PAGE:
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« Total Bull Donkey: Democrats Develop Social Security Calculator. | WILLisms.com | Texas Poll: Senator Hutchison > Governor Perry »

More International Experience With Social Security Reform.

Opponents of Social Security reform frequently attempt to bring up examples of market reforms in other countries as evidence that the U.S. should NOT reform its Social Security plan. Unfortunately for them, the facts do not square with their claims. In reality, the concept of personal accounts is a winner, but it is indeed true that peripheral elements of a policy can harm the overall efficiency of the reform. The United States can learn a lot from reform experiences in other countries, avoiding pitfalls while focusing on what works. And personal accounts work.

A good example of reform that worked (but could be tweaked and refined for American consumption) is Chile, a country WILLisms.com profiled in a previous post. Chile is one such country those against Social Security reform point to as proof that personal accounts are bad, despite the stunning and unequivocal successes of the Chilean reforms.

How do they get away with making such blatantly erroneous claims? Well, because they can get away with making such blatantly erroneous claims. Very few Americans are able to call them on it. Pension systems in the United States are hard enough to understand as it is, so adding the international layer almost guarantees Americans will not have the tools to spot misleading or patently untrue facts.

The Heritage Foundation blog examines the findings in this Economist article (unfortunately, the article is "premium content," available only to subscribers):

One blogger posts this tidbit from the Economist article:

"However, in both Sweden and Australia, as in Chile, the new accounts are mandatory, while in America they will be voluntary. To find out how voluntary accounts have worked, Americans need to look at Britain, where Margaret Thatcher introduced them in 1988.

That should be enough to put them off the idea for good, according to Mr Bush's critics. In their version of history, Britain's experience was a disaster, in which people who opted for individual accounts were made worse-off by pension mis-selling. Fortunately, the critics are wrong."

Indeed, the experiences in the U.K. with Thatcher's highly successful market reforms are almost compulsively cited by reform critics as grounds for inaction. While Britain's pension system underwent some turmoil, nothing was wrong with the system itself; the problems Britain experienced were totally unrelated to the reform, as the Economist explains:

"To be sure, pensions were mis-sold in the late 1980s and early 1990s: the bill for putting things right was £12 billion ($22 billion). But the mis-selling was out of employers' defined-benefit plans, not out of the state system. Many people were lured away from generous employers' plans into funded individual pensions when they would have been better off staying with their employers' schemes. 'Mis-selling was not about people being sold private pensions when state pensions would have been better for them,' says Philip Booth, the editorial director of the Institute of Economic Affairs, a think-tank.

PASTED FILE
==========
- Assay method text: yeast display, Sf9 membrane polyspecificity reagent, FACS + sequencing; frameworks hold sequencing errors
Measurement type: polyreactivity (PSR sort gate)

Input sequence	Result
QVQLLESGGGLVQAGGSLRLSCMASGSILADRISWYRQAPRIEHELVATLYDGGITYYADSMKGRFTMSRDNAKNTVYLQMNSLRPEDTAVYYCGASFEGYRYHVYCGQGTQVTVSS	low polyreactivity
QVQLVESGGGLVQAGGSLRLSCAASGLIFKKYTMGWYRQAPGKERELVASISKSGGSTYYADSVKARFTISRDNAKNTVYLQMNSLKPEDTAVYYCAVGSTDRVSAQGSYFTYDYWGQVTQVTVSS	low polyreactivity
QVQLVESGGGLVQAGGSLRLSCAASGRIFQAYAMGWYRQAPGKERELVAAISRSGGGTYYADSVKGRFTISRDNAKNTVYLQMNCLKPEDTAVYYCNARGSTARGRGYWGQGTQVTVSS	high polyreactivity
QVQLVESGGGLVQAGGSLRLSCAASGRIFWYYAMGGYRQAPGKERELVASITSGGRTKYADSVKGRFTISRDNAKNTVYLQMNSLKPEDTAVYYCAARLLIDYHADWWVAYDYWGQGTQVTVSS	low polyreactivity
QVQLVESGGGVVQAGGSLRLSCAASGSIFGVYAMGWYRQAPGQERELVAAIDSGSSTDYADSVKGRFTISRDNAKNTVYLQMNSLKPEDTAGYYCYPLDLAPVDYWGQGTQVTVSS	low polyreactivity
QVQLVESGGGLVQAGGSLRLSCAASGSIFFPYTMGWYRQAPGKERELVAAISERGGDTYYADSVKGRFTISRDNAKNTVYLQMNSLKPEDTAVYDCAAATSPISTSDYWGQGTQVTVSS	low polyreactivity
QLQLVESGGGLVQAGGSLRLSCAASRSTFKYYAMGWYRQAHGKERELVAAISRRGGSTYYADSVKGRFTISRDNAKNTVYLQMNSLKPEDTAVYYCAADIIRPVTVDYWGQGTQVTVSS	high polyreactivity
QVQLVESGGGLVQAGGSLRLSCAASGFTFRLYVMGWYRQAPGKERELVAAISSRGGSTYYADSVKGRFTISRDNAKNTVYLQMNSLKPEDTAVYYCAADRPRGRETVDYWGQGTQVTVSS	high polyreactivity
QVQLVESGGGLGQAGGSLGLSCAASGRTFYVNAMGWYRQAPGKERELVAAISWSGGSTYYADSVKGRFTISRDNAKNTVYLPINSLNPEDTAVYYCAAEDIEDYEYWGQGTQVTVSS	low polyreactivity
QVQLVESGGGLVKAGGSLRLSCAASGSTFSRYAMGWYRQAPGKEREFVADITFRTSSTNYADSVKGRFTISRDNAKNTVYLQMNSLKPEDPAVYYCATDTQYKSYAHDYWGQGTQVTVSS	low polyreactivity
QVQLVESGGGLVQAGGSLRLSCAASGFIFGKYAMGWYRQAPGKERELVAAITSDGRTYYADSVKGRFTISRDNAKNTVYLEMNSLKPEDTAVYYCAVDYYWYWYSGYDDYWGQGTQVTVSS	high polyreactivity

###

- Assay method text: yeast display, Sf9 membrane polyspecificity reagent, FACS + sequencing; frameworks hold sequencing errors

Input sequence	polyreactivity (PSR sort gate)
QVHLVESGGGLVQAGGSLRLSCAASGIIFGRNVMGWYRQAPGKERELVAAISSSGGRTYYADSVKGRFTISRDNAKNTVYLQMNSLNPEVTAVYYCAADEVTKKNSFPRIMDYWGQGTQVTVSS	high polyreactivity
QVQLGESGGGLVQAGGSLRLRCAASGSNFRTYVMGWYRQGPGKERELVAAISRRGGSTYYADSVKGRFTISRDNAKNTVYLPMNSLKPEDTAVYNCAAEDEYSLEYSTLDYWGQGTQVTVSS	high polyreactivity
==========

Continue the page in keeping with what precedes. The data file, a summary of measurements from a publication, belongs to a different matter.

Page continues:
Britain's mis-selling scandal occurred within a distinctive pension system that had long allowed employers to provide part of the overall state benefit in return for rebates on part of their payroll taxes. In the late 1980s, this right to 'contract out' was extended to individuals, who were also given the right to leave their employers' plans. In America, as Olivia Mitchell, a member of Mr Bush's pensions commission in 2001, points out, there is no 'contracting out' for private workers in Social Security and the new individual accounts will form part of Social Security."

In other words, what happened in Britain 1) was not because of the personal accounts, and 2) could not happen in the United States.

"So what's the bottom line? According to the Economist, 'The international experience isn't as scary as the Democrats imply.' And there are good reasons to believe that reform here could be even better."

Finally, just a reminder of something WILLisms.com noted previously: how widespread personal accounts are becoming around the globe:

"Currently, some 80 million workers in 20 countries have access to personal retirement accounts. These countries include Chile, the United Kingdom, Switzerland, Denmark, the Netherlands, Argentina, Colombia, Peru, Bolivia, Mexico, Uruguay, Australia, Hungary, Kazakhstan, Poland, Latvia, Sweden, Hong Kong, El Salvador and Croatia (roughly in the order in which they adopted the plans).

Macedonia, the Dominican Republic, Kosovo and even China have passed reform laws, which they are now in the process of implementing. Other countries are moving in that direction."

Click for larger version.

That's one heck of a coalition of the willing. One wonders if Democrats might be a little more willing to go along with Social Security reform if they knew of its broad international support.

The international experience underscores a serious point:

For America to remain at the top of the economic ladder in an increasingly integrated global economy, we must reform Social Security now. Do we really want China, potentially our future arch-rival, getting personal accounts before we do?

Posted by Will Franklin · 18 February 2005 06:44 AM